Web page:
ART NYC hosts one of the greatest artists of this era, the Frédéric Bruly Bouabré (1923-2014)’s solo exhibition. We display over 60 drawings include large set works.
Frédéric Brully Bouabré (1923-2014) was born in Côte d'Ivoire and stayed in this dimension for the 20th and 21st centuries before moving on to another dimension. He created a language called the alphabet bete. Bouabré began to invent pictographic characters and made the alphabet Bete (1990–91) to create the first writing system for Bete languages. The Alphabet Bete is the most extensive series of Bouabré‘s works, consisting of 449 ballpoint pens and colored pencil paintings based on everyday Bete life. Each image completed over the decades is very well combined with the monosyllabic Bete word. So his work is constantly being studied by linguists and cultural researchers. As a young man, he served as a civil servant in the French colonial government. His writing began in that period and was the basis for creating the alphabet Bete. He named himself "chik Nidro," a prophet, and left a drawing symbolizing his prophetic figure. What he wanted was communication. As an Ivorian, he learned and used French and was deeply troubled by the confusion and totality of the Bethe language spoken by his people. For Ivoryians, the language existed, but independent letters did not exist. Frédéric Burly Bouabré realized that the way to express and inform their cultural identity in a rapidly changed modern society, where primitive lives were familiar, was to make letters. And he drew a picture. Visual language! He kept observing. He created rules by finding commonalities and identifying the primitive lifestyles, cultures, and facial expressions of people around him, family members, and loved ones. This story is about how the 449 Alphabet Bete character cards were born. And he continued to look at people and nature until he moved from one dimension to another. He wanted to serve as a channel for communication to resolve conflicts and difficulties caused by the absence of communication between the French and Bete. Still, he suddenly disappeared, leaving us thousands of love letters.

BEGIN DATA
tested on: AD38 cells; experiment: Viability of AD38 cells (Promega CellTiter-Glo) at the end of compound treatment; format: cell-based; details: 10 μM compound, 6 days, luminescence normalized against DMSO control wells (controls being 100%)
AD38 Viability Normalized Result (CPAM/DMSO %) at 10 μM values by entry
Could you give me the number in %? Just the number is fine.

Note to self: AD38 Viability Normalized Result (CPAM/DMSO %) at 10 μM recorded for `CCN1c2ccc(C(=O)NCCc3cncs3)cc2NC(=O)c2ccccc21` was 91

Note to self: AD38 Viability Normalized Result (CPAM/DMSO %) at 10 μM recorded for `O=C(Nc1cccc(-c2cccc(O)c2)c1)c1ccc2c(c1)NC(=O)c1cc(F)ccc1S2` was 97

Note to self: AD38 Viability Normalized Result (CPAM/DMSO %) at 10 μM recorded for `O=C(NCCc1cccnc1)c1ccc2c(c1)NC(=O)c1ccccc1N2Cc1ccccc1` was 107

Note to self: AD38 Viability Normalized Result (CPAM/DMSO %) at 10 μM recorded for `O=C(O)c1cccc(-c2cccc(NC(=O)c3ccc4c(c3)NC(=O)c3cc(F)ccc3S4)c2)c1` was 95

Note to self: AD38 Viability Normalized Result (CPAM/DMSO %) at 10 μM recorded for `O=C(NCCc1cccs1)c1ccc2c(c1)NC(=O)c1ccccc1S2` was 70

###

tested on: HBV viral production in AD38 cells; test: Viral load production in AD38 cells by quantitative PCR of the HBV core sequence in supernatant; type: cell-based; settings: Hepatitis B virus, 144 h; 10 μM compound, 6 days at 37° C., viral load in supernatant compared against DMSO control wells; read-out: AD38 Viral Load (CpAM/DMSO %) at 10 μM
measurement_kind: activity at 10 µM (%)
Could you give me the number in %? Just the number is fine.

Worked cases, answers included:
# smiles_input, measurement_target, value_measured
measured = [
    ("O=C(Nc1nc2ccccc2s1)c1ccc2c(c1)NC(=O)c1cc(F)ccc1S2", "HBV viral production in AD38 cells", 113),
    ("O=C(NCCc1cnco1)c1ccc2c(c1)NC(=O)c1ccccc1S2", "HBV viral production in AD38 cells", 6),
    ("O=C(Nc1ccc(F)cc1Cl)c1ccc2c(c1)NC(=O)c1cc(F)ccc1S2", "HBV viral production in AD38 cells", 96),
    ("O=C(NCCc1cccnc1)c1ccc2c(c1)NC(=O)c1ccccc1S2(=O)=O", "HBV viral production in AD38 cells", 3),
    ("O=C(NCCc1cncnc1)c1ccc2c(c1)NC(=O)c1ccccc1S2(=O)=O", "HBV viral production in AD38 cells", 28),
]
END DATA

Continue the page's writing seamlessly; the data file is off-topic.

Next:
Academic Symposium on Research about ‘Frédéric Bruly Bouabré’
-hieroglyphics and text- 5/12/2023